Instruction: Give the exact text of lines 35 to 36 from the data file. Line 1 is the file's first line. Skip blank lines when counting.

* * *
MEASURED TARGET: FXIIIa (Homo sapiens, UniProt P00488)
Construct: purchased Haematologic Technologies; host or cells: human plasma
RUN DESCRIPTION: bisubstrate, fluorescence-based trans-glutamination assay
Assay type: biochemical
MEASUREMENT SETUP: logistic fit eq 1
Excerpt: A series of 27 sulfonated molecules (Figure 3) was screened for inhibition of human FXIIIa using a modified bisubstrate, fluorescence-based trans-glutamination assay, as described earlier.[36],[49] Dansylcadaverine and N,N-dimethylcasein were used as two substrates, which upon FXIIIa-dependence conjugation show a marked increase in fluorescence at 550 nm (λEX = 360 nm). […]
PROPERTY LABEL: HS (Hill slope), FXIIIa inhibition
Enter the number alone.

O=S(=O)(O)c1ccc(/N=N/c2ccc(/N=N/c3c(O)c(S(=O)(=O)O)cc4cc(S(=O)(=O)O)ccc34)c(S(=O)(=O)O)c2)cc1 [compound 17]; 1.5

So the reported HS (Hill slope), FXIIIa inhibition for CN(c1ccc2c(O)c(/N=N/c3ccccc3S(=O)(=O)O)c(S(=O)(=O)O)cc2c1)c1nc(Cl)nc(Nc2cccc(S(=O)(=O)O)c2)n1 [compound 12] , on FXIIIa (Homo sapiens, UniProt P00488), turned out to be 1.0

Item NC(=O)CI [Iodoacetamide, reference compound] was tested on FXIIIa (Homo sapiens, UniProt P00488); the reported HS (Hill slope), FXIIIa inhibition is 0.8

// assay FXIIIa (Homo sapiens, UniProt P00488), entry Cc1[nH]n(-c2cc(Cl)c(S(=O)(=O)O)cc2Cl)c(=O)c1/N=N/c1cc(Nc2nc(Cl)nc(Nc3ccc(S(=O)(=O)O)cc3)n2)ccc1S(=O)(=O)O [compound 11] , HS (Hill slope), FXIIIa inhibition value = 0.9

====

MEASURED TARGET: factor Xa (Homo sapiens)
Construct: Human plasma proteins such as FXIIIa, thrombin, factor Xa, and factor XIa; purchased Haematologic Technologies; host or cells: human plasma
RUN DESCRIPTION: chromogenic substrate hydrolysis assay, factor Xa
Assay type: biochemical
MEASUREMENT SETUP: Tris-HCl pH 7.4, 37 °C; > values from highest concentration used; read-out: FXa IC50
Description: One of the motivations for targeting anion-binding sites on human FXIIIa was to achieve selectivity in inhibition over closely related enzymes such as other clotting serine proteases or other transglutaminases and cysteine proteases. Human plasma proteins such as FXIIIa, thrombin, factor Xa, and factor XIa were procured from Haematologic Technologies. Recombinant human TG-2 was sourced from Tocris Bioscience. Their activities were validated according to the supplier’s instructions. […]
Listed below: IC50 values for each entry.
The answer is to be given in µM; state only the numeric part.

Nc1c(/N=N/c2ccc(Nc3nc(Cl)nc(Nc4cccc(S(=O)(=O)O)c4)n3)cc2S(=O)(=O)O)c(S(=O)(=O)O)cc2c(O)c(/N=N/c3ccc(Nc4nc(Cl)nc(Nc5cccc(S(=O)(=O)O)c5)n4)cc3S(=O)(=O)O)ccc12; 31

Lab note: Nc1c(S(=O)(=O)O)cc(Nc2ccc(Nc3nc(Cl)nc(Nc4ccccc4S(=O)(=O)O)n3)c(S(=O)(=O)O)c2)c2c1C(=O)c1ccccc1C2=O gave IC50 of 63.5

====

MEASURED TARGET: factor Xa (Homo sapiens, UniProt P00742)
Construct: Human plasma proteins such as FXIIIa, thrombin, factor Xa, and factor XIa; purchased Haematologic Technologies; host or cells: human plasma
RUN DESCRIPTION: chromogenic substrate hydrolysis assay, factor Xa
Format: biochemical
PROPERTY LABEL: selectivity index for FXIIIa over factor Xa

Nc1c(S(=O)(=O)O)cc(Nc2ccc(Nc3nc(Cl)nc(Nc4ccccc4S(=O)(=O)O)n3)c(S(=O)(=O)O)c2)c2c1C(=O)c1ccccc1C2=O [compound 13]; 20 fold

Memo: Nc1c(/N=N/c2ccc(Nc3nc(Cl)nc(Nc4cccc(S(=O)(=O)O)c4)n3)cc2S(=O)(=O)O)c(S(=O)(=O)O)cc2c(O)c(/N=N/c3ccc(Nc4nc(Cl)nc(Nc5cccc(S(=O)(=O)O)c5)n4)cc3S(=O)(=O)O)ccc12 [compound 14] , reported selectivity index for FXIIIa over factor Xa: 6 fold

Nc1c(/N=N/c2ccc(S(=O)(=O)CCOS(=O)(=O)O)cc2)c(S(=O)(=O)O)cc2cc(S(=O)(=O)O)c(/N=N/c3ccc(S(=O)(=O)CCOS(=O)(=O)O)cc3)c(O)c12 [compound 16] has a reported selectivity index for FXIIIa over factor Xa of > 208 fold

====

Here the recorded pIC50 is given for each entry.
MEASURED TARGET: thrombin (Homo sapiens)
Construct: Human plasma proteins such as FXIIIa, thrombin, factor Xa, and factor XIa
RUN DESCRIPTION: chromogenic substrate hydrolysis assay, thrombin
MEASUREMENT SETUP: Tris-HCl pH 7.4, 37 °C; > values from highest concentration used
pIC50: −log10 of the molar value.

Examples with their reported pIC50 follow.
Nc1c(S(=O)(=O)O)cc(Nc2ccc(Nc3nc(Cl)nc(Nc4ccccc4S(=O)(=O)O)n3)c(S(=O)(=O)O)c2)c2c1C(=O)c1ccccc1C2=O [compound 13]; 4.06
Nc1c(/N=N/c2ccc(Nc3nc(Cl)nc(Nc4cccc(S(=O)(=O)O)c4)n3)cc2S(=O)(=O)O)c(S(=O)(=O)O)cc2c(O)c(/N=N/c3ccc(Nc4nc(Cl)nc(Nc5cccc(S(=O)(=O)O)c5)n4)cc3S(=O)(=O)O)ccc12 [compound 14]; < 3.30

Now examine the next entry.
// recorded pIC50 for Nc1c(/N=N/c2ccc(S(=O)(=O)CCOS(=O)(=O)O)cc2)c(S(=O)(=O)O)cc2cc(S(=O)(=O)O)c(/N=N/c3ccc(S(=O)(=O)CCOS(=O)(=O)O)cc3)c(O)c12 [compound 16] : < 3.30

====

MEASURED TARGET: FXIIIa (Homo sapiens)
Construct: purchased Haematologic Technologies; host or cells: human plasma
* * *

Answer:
MEASURED TARGET: thrombin (Homo sapiens)
Construct: Human plasma proteins such as FXIIIa, thrombin, factor Xa, and factor XIa